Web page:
Originally from a small farming community in Michigan, Marissa Engelhard grew up attending Lutheran schools. And as her mom is a teacher herself, Engelhard is quite familiar with a classroom setting. Engelhard said that another one of her biggest influences in becoming a teacher is from her high school Spanish teacher, who really led her into Spanish teaching. After high school, Engelhard attended Concordia: Mequon where she majored in Elementary Education with minors in Spanish and ESL.
Now teaching fourth grade and Spanish at The King’s Academy in Lake Ozark, Engelhard is excited to watch her school grow. “[King’s Academy] started as a kindergarten-third grade school, which expanded into fourth grade, then fifth grade...now there are over 100 students at a K-8 school. The level of commitment from the parents shows how excited they were to have a Christian school in the area.”
Something that really struck Englehard while teaching at her first Call at a school in Arizona, is that it’s becoming quite commonplace for students in Lutheran schools to be unchurched. “I was teaching second grade at the time,” remembers Engelhard, “And this girl asked, ‘Why is the snake talking?’ It allowed me to explain [the Bible story] about Adam and Eve and the snake in the garden... Many kids’ first experiences with the Bible are at a Lutheran school. And then they are taking everything they learned home to their families.”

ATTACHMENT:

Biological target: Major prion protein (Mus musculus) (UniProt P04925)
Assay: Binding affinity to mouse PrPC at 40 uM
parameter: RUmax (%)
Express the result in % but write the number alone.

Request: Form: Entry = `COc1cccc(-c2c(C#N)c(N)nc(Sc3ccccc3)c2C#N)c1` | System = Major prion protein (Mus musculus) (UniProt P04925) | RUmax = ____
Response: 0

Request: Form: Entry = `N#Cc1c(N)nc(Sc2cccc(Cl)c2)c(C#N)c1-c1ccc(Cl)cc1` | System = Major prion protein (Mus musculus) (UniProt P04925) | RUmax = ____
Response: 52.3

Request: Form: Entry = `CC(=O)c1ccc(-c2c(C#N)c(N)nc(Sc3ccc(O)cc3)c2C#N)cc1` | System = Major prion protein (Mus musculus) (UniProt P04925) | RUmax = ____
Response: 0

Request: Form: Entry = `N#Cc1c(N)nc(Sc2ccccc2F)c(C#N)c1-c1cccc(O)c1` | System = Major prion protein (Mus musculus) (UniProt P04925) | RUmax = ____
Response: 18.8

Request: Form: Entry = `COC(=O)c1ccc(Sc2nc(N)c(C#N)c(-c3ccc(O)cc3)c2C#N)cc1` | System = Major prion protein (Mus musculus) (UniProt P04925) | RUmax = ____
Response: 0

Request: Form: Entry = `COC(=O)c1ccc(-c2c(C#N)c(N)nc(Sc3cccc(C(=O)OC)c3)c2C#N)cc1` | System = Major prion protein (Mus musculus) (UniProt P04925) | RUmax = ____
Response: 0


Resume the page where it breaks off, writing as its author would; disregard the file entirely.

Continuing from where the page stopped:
Teachers play a pivotal role in making Lutheran education so unique. “There is truly nothing like impacting a child’s faith walk five days a week... Not just religion class, which is 30 minutes to an hour a day, but also learning [faith] at lunch time, and other content areas... We are producing Christian leaders in this world and that is a very important mission.”